27 APRIL 2016
The Malegaon reminder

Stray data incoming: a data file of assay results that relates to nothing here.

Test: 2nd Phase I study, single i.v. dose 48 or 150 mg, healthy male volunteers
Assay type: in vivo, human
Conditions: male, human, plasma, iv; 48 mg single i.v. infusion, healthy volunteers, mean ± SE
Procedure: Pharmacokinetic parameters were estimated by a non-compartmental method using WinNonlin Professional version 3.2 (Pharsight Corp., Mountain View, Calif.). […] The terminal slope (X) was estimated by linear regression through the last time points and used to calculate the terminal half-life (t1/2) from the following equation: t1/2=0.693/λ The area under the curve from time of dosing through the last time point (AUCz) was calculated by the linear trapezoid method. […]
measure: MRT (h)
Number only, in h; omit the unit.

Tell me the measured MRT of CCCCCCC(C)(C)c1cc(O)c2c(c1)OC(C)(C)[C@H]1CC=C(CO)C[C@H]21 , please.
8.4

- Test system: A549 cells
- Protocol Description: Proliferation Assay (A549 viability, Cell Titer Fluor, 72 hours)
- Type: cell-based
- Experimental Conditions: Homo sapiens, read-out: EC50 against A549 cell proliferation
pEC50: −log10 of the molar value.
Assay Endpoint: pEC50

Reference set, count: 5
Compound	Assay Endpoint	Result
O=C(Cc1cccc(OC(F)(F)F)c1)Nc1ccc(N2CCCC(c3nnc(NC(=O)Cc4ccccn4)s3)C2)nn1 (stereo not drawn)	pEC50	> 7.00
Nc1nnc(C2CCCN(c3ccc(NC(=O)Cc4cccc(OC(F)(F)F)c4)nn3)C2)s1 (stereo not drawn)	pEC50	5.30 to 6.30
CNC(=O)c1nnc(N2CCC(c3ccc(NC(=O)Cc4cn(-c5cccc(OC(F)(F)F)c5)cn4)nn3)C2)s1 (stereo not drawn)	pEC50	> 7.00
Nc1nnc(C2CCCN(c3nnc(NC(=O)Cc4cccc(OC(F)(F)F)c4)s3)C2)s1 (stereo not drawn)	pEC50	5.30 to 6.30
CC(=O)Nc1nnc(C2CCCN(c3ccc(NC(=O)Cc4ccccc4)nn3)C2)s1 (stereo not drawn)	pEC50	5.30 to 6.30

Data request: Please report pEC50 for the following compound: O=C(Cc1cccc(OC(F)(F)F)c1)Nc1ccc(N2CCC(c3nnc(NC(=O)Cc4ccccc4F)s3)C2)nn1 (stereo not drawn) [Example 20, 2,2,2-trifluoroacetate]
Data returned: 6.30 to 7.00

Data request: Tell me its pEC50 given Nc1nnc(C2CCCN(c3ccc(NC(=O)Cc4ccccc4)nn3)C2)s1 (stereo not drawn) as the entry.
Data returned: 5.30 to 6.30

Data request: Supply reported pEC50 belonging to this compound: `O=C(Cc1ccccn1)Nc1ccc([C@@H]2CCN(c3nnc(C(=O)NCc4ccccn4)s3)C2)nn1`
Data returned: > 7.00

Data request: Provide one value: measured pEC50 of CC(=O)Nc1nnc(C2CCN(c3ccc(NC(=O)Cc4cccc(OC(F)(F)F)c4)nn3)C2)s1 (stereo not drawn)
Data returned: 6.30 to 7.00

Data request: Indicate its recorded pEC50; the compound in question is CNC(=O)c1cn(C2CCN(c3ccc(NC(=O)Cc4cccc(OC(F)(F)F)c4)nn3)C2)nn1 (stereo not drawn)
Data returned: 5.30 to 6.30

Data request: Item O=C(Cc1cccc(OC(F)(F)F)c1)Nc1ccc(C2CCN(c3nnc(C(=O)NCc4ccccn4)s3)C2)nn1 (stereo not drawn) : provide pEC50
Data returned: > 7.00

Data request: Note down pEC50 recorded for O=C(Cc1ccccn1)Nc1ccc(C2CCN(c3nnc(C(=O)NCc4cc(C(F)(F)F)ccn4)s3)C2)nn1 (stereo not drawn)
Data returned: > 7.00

On September 8, 2006, three bombs shattered the calm in Malegaon town on the occasion of Shab-e-Baraat, a day when believers are out and about late in the evening. A mosque was attacked, and the intent was immediately clear: to create inter-community tension. The Maharashtra Anti-Terrorism Squad arrested a group of Muslim men from Malegaon and Mumbai. This week, all nine accused have been acquitted by a special MCOCA court, which said there was not sufficient ground to proceed against them. It is, at one level, evidence of the balance of justice weighing in on the side of the innocent, though how to recompense a person for five years of wrongful confinement in jail is a question the judicial system must grapple with. In fact, one of the nine passed away last year. At another level, events over the intervening decade string together a narrative that this country has still not come to grips with. The questions it frames are best set against the chronology of events after that Shab-e-Baraat evening. As terror attacks hit the Samjhauta Express near Panipat (February 2007), the Mecca Masjid in Hyderabad (May 2007), the Ajmer Dargah (October 2007), and then Malegaon once again in September 2008, it eventually became clear that the investigating agencies were on the wrong track in pursuing the accused for these incidents. This was a time when the police had also managed to crack down on the Indian Mujahideen for a series of strikes in cities across the country, but it became evident after Swami Aseemanand’s confession that fringe Hindu groups were at work doing their bit — whether in part-retaliation or only for the larger plan to polarise communities is beside the point. The eventual crackdown on both the Indian Mujahideen and these fringe Hindu groups has helped keep the peace in urban India. But the lack of haste in freeing men who were unfairly charged, and the simultaneous politicisation of cases of “Hindu” and IM terror, pose troubling questions. The most important of question is: how to restore faith in the neutrality of Indian investigation.